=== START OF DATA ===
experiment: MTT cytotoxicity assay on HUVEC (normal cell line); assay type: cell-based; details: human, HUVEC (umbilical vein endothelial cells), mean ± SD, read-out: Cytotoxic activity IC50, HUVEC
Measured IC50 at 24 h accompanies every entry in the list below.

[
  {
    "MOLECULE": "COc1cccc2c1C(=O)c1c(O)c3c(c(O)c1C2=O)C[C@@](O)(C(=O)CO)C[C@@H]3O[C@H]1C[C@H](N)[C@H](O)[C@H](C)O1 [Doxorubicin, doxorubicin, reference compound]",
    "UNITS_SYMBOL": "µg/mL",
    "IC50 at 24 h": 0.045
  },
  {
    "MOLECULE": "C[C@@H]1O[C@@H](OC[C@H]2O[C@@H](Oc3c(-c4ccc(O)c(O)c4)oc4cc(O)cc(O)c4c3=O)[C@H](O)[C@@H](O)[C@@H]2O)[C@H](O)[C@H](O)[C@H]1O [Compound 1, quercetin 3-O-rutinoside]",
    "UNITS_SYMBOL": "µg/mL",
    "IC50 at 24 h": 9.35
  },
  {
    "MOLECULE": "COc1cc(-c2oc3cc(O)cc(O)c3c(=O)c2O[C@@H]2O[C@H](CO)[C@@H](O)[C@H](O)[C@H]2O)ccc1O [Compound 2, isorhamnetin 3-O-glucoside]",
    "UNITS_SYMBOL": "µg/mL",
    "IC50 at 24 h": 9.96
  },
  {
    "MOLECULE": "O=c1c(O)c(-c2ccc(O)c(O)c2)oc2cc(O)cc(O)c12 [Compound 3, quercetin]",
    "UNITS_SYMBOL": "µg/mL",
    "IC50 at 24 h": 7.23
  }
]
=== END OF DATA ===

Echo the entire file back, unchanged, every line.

experiment: MTT cytotoxicity assay on HUVEC (normal cell line); assay type: cell-based; details: human, HUVEC (umbilical vein endothelial cells), mean ± SD, read-out: Cytotoxic activity IC50, HUVEC
Measured IC50 at 24 h accompanies every entry in the list below.

[
  {
    "MOLECULE": "COc1cccc2c1C(=O)c1c(O)c3c(c(O)c1C2=O)C[C@@](O)(C(=O)CO)C[C@@H]3O[C@H]1C[C@H](N)[C@H](O)[C@H](C)O1 [Doxorubicin, doxorubicin, reference compound]",
    "UNITS_SYMBOL": "µg/mL",
    "IC50 at 24 h": 0.045
  },
  {
    "MOLECULE": "C[C@@H]1O[C@@H](OC[C@H]2O[C@@H](Oc3c(-c4ccc(O)c(O)c4)oc4cc(O)cc(O)c4c3=O)[C@H](O)[C@@H](O)[C@@H]2O)[C@H](O)[C@H](O)[C@H]1O [Compound 1, quercetin 3-O-rutinoside]",
    "UNITS_SYMBOL": "µg/mL",
    "IC50 at 24 h": 9.35
  },
  {
    "MOLECULE": "COc1cc(-c2oc3cc(O)cc(O)c3c(=O)c2O[C@@H]2O[C@H](CO)[C@@H](O)[C@H](O)[C@H]2O)ccc1O [Compound 2, isorhamnetin 3-O-glucoside]",
    "UNITS_SYMBOL": "µg/mL",
    "IC50 at 24 h": 9.96
  },
  {
    "MOLECULE": "O=c1c(O)c(-c2ccc(O)c(O)c2)oc2cc(O)cc(O)c12 [Compound 3, quercetin]",
    "UNITS_SYMBOL": "µg/mL",
    "IC50 at 24 h": 7.23
  }
]